Washington – There is a current worldwide natural rubber supply shortfall of about 700,000 metric tons, according to recent reports from the Association of Natural Rubber Producing Countries.
Despite that shortfall, NR pricing has declined since the beginning of 2017, ANRPC data show.
Standard Malaysian Rubber 20, or Malaysian tire-grade rubber, began the year Jan. 3 at 205.9 U.S. cents per kilogram, and enjoyed an increase to 242.95 cents by Jan. 31, according to the association. Prices sank slowly through the spring to 138.1 cents on June 23 before edging up to 161.7 cents July 20.
By July 27, SMR 20 slipped again, to 152.6 cents per kilo. Other grades of rubber tracked by the ANRPC and its members showed similar patterns in the first seven months of 2017.
"NR Markets Close Out the Month Marginally Higher" was the headline for rubber trading firm RCMA Group's July 31 newsletter. NR prices struggled to recover from a slump on Chinese commodity markets the previous week, the RCMA newsletter said.
The world NR supply shortfall stood at 688,000 metric tons by June 2017, according to the ANRPC. However, the association said the shortfall would narrow to 466,000 tons by September and 103,000 tons by December.
Any number of factors contributed to the anomalous supply-demand situation, according to the ANRPC. Bad weather in Thailand early in 2017; speculation in Asian commodity markets, especially Tokyo and Shanghai; and the strength of the US dollar against Asian currencies all played a part.
The biggest factors, however, were low prices for raw materials, especially oil, and the reluctance of small NR farmers in Southeast Asia to tap or replant trees in a time of rock-bottom prices.
All of these make the supply and pricing picture unclear at best through the end of 2017, according to ANRPC Secretary General Nguyen Ngoc Bich.
Three factors in particular are likely to continue to the end of the year, according to Nguyen.
"Firstly, there will be more tapped areas to be discarded or abandoned," he said. "Secondly, the opening for tapping of young trees in some areas will be further postponed.
"Thirdly, the low productivity of rubber trees in the non-traditional areas will not be changed substantially."
Because of low prices, some NR farmers are expected to reduce harvesting and delay resumption of tapping of wintered trees, the ANRPC said in the June 2017 issue of its monthly publication, Natural Rubber Trends & Statistics.
In addition, the members of the International Tripartite Council (IRCo)—Thailand, Indonesia and Malaysia—announced plans in July to adopt "export restriction measures" to try to stabilize NR prices. The leadership of IRCo did not respond to requests for comment.
While it's difficult to pinpoint climate change as a cause of NR shortages, there is a growing consensus within the NR industry that climate change is a fact, according to an industry source who asked to remain anonymous.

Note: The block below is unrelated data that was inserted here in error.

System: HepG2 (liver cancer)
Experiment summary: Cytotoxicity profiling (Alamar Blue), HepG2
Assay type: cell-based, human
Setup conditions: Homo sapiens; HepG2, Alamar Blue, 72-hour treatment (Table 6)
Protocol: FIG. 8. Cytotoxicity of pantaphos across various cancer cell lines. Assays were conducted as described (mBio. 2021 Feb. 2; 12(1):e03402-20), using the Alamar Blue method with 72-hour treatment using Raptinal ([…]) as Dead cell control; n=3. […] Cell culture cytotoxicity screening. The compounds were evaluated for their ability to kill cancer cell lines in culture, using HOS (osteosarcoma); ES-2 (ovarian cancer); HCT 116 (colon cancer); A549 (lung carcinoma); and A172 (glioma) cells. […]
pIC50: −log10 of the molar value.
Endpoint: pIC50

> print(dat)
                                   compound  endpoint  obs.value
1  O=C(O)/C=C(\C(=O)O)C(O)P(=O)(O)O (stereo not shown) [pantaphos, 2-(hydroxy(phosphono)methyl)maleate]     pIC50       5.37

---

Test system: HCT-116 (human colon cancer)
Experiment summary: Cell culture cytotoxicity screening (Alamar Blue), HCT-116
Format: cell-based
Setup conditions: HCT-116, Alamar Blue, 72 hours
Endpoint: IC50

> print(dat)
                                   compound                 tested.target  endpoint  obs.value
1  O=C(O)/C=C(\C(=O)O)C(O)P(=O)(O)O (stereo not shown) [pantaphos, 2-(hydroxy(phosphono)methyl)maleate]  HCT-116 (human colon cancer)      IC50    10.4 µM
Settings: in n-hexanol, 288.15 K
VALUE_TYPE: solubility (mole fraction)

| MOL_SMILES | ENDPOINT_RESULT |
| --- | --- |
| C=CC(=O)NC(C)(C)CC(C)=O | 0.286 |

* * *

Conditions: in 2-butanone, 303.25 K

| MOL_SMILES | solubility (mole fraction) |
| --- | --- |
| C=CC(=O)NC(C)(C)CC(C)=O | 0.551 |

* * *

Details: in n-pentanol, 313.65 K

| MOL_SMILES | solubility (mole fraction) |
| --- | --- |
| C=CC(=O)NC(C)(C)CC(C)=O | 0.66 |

"We've had one of the hottest years on record in the U.S.," the source said. "People are getting to recognize that temperatures are changing around the world. We're having heavy rains at times and in places where you used to be tapping trees."
Prices have reached the point where some farmers are cutting Hevea trees to sell the wood, rather than tap them for rubber, the source said.
Some Hevea acreage went inactive as NR prices dropped in parallel to oil, said Katrina Cornish, endowed chair and Ohio Research Scholar, Bioemergent Materials at Ohio State University. Some of it will not come back, and some already has been replaced, Cornish said.
"Demand is rapidly and steadily increasing," she said. "But new plantings are restricted and, of course, take a lot of time to establish.
"Deforestation moratoria on Hevea and on palm oil are gaining traction, so when financials support the felling of Hevea and replanting with palm oil, Hevea may have no place to go for new plantings," Cornish said.
While no one has an accurate figure, there probably are well over 5 million small farmers in Southeast Asia trying to make a living from tapping Hevea trees, according to Michael Fraley, CEO of Casa Grande, Ariz.-based guayule rubber development firm PanAridus L.L.C.
"I appreciate the plight of farmers trying to get value for a commodity linked to factors beyond their control," Fraley said. "This is a problem for the sustainable natural rubber initiative, because the industry has no clue where the farmers come from."
Fraley said he is an advocate of the idea that Hevea-producing countries have tried to run the natural rubber business as a cartel.
"When we have a biological product produced in such a small area, leaf rot and weather patterns can seriously affect both supply and pricing," he said.
Nevertheless, the sustainable rubber program at General Motors Co. could have a major effect on supply and pricing if it is successful, according to Fraley.
"This is a major customer saying, 'I want this,'" he said.
Of all the tire makers queried for this article, only Continental Tire the Americas L.L.C. replied.
Conti said NR supply shortages have not affected its rubber procurement, and it has been able to obtain all the NR it needs so far this year.
"We do not see natural rubber pricing as soft this year, especially when you look at the first quarter, when it was well above $2 per kilo," the tire maker said. "We expect volatile natural rubber pricing to continue, since price depends on various market conditions such as weather, socio-political issues and overall supply and demand."
Flooding and poor wintering in rubber-growing nations can have an impact on price, according to Conti. "Deforestation is of course a concern, which is why Continental continues to invest in dandelion rubber research," the company said.